After the virtual desktop template is exported, the option of closing the wizard is available. You can close out of the wizard and let the process run in the background. If you wish to come back and view the progress of the desktop re-creation, you can go back to the virtual desktop collection within RDMS and under the virtual desktop section, click on tasks and select “Task Status Details”.




During the re-creation of the virtual desktops, the actual virtual machines will be deleted and recreated from the RD Virtualization Host. After they are recreated, the machines will boot up and go through the sysprep process. This will use the settings configured for sysprep which were done during the creation of the virtual desktop collection. You can witness this process as it is happens. Here I am connected to the console of one of the virtual desktops Win7-2. Since I am connected to the console of the virtual desktop, when the virtual machine is deleted, Hyper-V will send a pop-up stating the machine was deleted.


After a few seconds, the machine will reappear back in the Hyper-V console. Within the Hyper-V console, reconnect to the newly recreated virtual machine.


Here we can see the virtual desktop is going through the sys-prep process.


Once the virtual desktops are finished with the re-creation process, users will be able to connect to the updated virtual desktops.


Here is a quick rundown of the re-creation process:

  1. Make the necessary changes and updates to the master desktop image.
  2. Create a new checkpoint once all changes and updates are made.
  3. Run sysprep on the master virtual image with the following options:

Windows 7: %windir%\system32\sysprep\sysprep.exe /generalize /oobe /shutdown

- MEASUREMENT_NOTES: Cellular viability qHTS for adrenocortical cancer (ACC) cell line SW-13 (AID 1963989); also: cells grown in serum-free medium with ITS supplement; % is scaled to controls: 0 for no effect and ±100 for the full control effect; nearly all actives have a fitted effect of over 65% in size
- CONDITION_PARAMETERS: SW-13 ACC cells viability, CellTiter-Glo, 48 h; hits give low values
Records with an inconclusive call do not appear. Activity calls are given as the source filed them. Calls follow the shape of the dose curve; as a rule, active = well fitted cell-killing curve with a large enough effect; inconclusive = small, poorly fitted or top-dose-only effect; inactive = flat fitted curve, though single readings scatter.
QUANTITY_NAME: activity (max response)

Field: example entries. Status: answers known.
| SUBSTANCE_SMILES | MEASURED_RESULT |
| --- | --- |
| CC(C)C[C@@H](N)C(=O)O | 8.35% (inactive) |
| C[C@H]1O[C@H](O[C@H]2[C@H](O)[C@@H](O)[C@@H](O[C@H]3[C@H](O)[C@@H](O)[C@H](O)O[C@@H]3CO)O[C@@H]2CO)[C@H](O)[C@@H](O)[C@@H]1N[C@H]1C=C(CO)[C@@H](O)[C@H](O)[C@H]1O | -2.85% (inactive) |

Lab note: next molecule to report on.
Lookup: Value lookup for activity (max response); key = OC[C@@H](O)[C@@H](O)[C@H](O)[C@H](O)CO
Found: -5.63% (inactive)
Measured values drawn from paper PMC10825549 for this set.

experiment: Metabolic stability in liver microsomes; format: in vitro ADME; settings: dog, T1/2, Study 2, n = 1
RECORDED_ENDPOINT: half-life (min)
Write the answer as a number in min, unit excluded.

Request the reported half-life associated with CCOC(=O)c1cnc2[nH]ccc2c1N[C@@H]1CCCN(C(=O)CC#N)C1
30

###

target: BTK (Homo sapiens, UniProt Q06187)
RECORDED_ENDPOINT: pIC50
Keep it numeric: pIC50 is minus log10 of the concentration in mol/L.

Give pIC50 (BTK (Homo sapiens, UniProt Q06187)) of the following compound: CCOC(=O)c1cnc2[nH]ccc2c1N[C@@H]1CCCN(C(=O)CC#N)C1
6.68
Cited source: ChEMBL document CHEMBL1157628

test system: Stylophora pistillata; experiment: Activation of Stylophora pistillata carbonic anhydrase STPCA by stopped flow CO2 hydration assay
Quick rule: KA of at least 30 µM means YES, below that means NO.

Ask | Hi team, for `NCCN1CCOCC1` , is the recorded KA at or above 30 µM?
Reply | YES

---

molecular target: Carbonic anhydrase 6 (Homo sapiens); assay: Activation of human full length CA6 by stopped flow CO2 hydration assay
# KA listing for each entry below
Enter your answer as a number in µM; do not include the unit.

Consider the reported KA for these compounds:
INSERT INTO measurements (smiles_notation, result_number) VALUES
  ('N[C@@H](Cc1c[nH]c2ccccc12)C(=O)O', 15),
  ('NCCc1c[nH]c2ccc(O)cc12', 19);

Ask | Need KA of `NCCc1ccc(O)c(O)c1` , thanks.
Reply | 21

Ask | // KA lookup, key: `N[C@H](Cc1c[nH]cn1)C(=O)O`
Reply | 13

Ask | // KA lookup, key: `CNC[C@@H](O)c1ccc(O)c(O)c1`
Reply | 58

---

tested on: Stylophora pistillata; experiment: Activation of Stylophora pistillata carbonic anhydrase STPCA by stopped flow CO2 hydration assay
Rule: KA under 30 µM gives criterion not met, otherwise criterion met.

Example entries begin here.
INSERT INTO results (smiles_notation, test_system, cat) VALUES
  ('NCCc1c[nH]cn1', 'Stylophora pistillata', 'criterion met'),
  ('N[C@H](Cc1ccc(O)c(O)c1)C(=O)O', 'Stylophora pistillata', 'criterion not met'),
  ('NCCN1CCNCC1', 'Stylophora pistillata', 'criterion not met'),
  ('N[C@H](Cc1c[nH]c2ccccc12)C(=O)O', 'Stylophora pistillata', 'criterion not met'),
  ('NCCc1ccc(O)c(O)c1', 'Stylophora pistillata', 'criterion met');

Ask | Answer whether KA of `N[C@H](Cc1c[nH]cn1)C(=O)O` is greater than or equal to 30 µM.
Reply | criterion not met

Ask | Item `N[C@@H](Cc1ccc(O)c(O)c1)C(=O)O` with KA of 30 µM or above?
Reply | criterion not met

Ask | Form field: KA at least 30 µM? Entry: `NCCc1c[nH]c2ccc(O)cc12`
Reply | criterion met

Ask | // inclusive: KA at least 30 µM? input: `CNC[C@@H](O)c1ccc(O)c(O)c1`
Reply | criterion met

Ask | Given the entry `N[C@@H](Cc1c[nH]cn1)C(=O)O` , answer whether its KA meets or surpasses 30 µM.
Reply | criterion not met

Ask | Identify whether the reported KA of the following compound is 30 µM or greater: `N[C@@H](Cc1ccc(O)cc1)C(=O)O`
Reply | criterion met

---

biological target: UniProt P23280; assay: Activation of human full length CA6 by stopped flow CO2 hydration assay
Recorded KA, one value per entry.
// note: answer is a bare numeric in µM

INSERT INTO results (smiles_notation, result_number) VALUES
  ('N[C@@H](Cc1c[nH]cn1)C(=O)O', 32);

Windows 8: %windir%\system32\sysprep\sysprep.exe /generalize /oobe /shutdown /mode:vm

  1. Once sysprep is completed, go to RDMS and within the Virtual Desktop collection select the action to recreate all desktops.
  2. Choose the virtual desktop template
  3. Schedule the desktop re-creation
  4. Recreate the virtual desktops

© 2014 Eddie Kwasnik “the Wolf” All Rights Reserved


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  1. #1 by Marcel on July 24, 2014 - 4:29 am

    Very good manual! Makes it easy for someone like me who had to do this for the first time… Thanks!

  2. #2 by John Butler on August 29, 2014 - 2:53 am

    Hello, what sort of collection sizes have people being using? Has anyone found it useful to have multiple identical collections for performance or management issues? Thanks John

  3. #3 by Carl M. on December 11, 2014 - 11:02 pm

    This is an amazing tutorial which demystifies VDI! Thank you so much for taking the time to publish it. I wish the TechNet articles were at least half as informative.

  4. #5 by Lynton on December 16, 2015 - 10:43 am

    Well done, great tutorial!!
    We’re running Server 2012 and having trouble getting the rollback of the VM’s to work. We have a pooled virtual desktop collection with rollback enabled but it simply doesn’t happen. Everything else about the virtual desktops works perfectly.
    We have 1xBroker, 3xRDHost servers, 2xSessionHost and a web frontend all on separate servers.

    Any ideas?
    What logs can I check?
    Technically how does the rollback work, that might give me a clue?

    Kind Regards


  5. #6 by Terry on January 19, 2016 - 4:56 am

    Thanks for all your articles Eddie, your elegant work puts MS to shame!

  6. #7 by balazs on February 17, 2016 - 10:37 am

    very userful tutorial. Thank you for sharing.

  7. #8 by Marco on January 19, 2017 - 6:50 am

    Hi, My name is Marco.

    I receive the following error when the template is exported.

    “The request to recreate the virtual desktop in ‘collection name’ failed with the following errors:

    Could not export the virtual desktop template ‘template name’. Exception of type ‘Microsoft.RemoteDesktopServices.Common.RDManagementException’ was thrown”

    Any help will be much appreciated.

    Kind Regards.